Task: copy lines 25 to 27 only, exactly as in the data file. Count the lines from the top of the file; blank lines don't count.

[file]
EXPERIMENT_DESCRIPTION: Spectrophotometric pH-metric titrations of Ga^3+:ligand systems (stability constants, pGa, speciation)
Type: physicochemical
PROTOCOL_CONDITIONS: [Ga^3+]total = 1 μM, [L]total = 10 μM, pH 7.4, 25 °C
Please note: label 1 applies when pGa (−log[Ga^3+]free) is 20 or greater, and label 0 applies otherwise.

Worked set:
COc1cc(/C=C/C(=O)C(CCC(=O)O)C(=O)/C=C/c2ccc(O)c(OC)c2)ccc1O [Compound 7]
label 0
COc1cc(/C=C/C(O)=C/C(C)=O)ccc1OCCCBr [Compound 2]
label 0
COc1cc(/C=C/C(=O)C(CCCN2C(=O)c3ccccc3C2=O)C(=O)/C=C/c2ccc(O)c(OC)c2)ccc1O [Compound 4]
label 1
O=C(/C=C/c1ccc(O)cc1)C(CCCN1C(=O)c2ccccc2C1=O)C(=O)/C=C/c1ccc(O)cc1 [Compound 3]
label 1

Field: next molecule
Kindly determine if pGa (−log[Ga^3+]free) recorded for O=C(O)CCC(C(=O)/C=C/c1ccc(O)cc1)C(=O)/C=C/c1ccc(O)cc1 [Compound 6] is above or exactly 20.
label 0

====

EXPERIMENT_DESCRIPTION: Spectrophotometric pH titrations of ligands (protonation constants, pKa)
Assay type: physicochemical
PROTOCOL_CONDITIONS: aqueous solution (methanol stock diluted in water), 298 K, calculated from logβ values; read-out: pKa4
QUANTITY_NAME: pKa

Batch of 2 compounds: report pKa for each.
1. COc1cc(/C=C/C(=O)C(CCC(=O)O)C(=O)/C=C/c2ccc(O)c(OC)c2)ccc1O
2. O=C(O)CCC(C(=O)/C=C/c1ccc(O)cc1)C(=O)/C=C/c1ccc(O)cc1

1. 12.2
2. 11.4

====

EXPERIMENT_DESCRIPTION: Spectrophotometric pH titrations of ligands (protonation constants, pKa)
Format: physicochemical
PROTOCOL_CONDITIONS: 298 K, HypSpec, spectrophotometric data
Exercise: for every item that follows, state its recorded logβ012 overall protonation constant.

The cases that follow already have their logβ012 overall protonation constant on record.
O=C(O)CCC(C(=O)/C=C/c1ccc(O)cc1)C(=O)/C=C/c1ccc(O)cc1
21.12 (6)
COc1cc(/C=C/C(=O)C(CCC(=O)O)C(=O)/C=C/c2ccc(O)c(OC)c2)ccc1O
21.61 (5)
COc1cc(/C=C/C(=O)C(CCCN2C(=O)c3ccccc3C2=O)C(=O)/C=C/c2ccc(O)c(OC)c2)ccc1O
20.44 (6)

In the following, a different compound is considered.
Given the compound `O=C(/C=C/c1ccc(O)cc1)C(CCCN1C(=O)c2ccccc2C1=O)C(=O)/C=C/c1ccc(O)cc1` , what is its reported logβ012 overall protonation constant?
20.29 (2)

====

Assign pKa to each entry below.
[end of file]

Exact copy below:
1. 12.2
2. 11.4

====